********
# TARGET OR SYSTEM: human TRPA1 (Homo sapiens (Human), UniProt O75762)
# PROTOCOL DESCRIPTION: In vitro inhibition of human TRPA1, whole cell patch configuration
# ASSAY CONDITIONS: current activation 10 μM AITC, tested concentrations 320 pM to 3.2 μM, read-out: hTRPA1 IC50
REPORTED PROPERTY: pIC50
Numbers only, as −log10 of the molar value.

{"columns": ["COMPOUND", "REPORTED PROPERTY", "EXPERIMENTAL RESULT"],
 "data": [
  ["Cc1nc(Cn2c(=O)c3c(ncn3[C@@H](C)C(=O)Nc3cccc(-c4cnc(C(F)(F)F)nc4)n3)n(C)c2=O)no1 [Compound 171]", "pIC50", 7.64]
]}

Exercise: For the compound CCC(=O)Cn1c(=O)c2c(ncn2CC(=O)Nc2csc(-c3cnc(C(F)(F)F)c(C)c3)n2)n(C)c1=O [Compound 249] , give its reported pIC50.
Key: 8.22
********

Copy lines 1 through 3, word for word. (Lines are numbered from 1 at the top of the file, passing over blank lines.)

# TARGET OR SYSTEM: human TRPA1 (Homo sapiens (Human), UniProt O75762)
# PROTOCOL DESCRIPTION: In vitro inhibition of human TRPA1, whole cell patch configuration
# ASSAY CONDITIONS: current activation 10 μM AITC, tested concentrations 320 pM to 3.2 μM, read-out: hTRPA1 IC50